Today, I’ve already had a couple of people come up to me with the correct passphrase for my roving launch party. Here is where I should make it clear that though I said the party is tomorrow, it’s actually all weekend. Except that tomorrow is the day that I’ll be in costume.
Perhaps it might be helpful for you if I talk about a couple of different types of ciphers and codes and the ways that spies passed messages back and forth. Okay…here’s an excerpt, which I hope you’ll accept as being out of context.
Mrs. Richardson asked, “Are there really codes based on the weather?”
Ben laughed, and a bubble of amusement floated up from Merrow. Ben said, “Th e weather. Fish. Th e number and length of pauses you take in a sentence. I once knew a fellow who could stammer in Morse code. It was quite impressive. Another woman used the length of stitches in her dresses to carry messages. I used to carry cigars that had onionskin paper tucked inside. Lived in fear of grabbing the wrong one and smoking my secret message.”
Merrow said, “Remember the baker, sir?”
“Right!” Ben rubbed his mouth, grinning. “We had a live drop who signalled that he had a message waiting by the number of pastries in the window. You had to let him know you were the contact by ordering a specific grouping of pastry. Damn good pastries. Pleasantest password exchange I’ve ever had to do.”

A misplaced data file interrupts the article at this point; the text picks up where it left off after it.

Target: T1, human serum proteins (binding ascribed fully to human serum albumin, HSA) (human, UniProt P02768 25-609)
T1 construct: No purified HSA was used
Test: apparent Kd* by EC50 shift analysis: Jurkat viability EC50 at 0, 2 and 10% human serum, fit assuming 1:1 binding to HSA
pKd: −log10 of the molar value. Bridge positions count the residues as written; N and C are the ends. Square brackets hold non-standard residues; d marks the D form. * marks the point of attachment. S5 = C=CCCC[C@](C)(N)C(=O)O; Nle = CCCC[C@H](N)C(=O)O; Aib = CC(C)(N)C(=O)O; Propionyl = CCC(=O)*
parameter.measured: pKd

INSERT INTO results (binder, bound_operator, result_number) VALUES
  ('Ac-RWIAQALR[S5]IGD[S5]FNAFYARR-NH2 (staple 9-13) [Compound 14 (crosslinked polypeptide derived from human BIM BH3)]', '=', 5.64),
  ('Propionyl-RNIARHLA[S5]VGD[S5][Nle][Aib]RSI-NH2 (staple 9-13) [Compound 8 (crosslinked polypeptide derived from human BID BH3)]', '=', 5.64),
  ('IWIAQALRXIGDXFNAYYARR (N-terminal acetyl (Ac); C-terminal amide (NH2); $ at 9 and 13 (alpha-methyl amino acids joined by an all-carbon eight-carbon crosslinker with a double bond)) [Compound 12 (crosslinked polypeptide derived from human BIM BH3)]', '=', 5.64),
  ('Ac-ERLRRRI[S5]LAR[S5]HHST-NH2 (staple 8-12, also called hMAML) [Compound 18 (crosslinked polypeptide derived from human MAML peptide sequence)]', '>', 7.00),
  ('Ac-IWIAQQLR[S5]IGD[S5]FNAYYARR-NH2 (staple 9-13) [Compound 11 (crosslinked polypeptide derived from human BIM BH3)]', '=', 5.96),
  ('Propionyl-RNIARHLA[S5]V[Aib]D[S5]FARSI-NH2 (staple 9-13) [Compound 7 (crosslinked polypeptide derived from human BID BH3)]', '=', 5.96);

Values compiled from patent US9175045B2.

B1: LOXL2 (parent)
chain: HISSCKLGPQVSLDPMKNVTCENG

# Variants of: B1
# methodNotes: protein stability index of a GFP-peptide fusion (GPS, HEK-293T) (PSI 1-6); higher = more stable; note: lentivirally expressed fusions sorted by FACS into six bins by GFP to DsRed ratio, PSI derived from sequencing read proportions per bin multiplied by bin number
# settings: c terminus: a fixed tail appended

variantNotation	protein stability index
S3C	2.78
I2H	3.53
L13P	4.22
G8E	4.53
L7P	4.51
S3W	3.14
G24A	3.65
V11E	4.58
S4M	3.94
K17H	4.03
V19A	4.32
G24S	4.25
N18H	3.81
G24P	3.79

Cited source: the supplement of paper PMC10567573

So what’s a live drop? That’s when you actually talk to your contact, usually through an exchange of passwords. Coming up to me and giving me the passphrase from the roving launch party post, will trigger an exchange. An exchange. Right. Delivering the passphrase means you’ll get something in return.
It might be written in plain text. Sometimes it’ll be a cipher.
A cipher is when numbers, letters, or symbols are substituted to create text that is unreadable except to someone who knows the key.
Common ciphers still abound in everyday use. One example, in use on internet forums today is rotational 13. Most people know that as rot13. Meaning that it’s a type of Caesar cipher in which the alphabet is rotated, in this case by 13 spaces. Once you rotate the alphabet A becomes N and so on. Now, you can do a Caesar with any number of rotational spaces.
Cracking a common Caesar is fairly easy to crack by brute force, which means that you just keep trying rotations until you run through them all. Above that in difficulty level is a “keyed Caesar” in which a phrase goes at the beginning of the alphabet. Every letter not used in in the key get rotated to the end. So, I was going to do one in which a rot7 returned “E tu Brute” and then if you said that passphrase to me, I would hand you the next code and say, “Caesar rot in hell.” As an example, the rotation then became INHELABCDFGJKMOPQRSTUWXYZ. Rather sadly, as fun as that bit of verbal humor was, in trials no one got it.
Of course, there are also skip codes, book codes, columnar codes, double-codes like the Navajo code talkers who were writing messages in Navajo which was then run through a cipher as well. Kinda a there’s a ton of cool stuff, huh?